Home / News
Chapter 20: Perplexity--grinding the Shears--a Quarrel (continued)
"Well, what is your opinion of my conduct," she said, quietly.
"That it is unworthy of any thoughtful, and meek, and comely woman."
In an instant Bathsheba's face coloured with the angry crimson of a Danby sunset. But she forbore to utter this feeling, and the reticence of her tongue only made the loquacity of her face the more noticeable.
The next thing Gabriel did was to make a mistake.
"Perhaps you don't like the rudeness of my reprimanding you, for I know it is rudeness; but I thought it would do good."
She instantly replied sarcastically--
"On the contrary, my opinion of you is so low, that I see in your abuse the praise of discerning people!"
"I am glad you don't mind it, for I said it honestly and with every serious meaning."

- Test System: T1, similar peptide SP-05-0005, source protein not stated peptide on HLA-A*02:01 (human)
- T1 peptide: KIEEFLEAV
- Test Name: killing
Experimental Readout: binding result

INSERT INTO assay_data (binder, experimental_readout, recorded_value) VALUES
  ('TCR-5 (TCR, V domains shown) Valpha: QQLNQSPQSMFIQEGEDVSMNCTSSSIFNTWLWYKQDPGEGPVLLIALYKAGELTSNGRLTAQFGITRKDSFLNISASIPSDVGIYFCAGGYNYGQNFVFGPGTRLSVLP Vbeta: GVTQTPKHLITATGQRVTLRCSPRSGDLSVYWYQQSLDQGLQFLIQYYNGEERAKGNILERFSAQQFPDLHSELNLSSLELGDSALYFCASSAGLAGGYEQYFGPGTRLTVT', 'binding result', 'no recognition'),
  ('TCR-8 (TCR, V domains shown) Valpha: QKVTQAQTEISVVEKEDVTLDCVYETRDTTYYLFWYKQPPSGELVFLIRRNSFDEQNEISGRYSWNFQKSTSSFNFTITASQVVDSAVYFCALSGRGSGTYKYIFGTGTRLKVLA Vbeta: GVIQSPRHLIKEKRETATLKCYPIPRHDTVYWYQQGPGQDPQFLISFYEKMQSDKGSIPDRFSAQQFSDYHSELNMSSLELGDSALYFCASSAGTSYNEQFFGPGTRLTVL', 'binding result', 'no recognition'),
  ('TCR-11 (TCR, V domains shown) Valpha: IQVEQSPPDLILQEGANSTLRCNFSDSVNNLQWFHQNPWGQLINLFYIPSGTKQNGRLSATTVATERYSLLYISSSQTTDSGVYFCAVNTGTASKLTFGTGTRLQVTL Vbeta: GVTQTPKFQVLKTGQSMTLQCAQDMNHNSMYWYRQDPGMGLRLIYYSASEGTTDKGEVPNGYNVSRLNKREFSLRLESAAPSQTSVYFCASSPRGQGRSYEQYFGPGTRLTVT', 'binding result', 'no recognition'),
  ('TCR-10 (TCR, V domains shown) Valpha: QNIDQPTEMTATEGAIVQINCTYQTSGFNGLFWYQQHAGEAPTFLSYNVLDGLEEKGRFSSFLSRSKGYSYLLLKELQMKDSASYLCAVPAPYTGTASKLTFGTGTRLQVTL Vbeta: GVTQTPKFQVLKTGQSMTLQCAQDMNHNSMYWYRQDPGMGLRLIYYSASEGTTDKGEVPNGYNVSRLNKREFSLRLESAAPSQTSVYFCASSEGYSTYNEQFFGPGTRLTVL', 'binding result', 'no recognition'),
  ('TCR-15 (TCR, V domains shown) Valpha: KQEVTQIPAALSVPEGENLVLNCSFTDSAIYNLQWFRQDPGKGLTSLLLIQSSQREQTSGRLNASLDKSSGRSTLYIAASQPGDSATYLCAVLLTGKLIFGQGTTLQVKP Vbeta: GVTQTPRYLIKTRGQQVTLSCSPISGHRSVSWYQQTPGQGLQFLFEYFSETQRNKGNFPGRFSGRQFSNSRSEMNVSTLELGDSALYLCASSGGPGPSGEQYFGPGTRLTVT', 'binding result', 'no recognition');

"I see. But, unfortunately, when you try not to speak in jest you are amusing--just as when you wish to avoid seriousness you sometimes say a sensible word."
It was a hard hit, but Bathsheba had unmistakably lost her temper, and on that account Gabriel had never in his life kept his own better. He said nothing. She then broke out--
"I may ask, I suppose, where in particular my unworthiness lies? In my not marrying you, perhaps!"
"Not by any means," said Gabriel quietly. "I have long given up thinking of that matter."
"Or wishing it, I suppose," she said; and it was apparent that she expected an unhesitating denial of this supposition.
Whatever Gabriel felt, he coolly echoed her words--
"Or wishing it either."
This is page 141 of 425. [Mark this Page]
Mark any page to add this title to Your Bookshelf. (0 / 10 books on shelf)
Buy a copy of Far from the Madding Crowd at Amazon.com
Customize text appearance:
(c) 2003-2012 LiteraturePage.com and Michael Moncur.
For information about public domain texts appearing here, read the copyright information and disclaimer.